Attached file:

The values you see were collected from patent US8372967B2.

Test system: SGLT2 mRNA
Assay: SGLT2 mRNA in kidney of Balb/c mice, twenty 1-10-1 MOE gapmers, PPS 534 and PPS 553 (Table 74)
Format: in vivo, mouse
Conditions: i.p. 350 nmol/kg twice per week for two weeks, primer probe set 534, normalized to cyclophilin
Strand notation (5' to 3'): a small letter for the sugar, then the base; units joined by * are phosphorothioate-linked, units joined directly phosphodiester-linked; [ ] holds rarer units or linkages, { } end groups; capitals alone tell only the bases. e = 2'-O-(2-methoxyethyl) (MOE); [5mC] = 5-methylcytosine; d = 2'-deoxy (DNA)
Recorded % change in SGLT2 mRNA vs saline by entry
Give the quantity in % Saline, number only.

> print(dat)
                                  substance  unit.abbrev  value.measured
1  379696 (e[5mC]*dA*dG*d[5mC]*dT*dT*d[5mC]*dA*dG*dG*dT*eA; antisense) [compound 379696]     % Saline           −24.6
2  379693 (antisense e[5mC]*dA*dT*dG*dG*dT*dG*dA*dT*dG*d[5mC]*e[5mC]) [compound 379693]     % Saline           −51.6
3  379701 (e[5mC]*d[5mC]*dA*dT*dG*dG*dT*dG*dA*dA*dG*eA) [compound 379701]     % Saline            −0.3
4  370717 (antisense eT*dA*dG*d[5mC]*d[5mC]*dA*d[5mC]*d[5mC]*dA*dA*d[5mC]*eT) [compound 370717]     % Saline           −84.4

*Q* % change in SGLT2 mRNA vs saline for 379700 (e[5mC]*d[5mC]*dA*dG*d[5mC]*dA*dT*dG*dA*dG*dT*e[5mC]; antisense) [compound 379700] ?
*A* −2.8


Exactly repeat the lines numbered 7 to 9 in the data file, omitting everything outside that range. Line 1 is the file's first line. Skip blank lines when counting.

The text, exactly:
Recorded % change in SGLT2 mRNA vs saline by entry
Give the quantity in % Saline, number only.

> print(dat)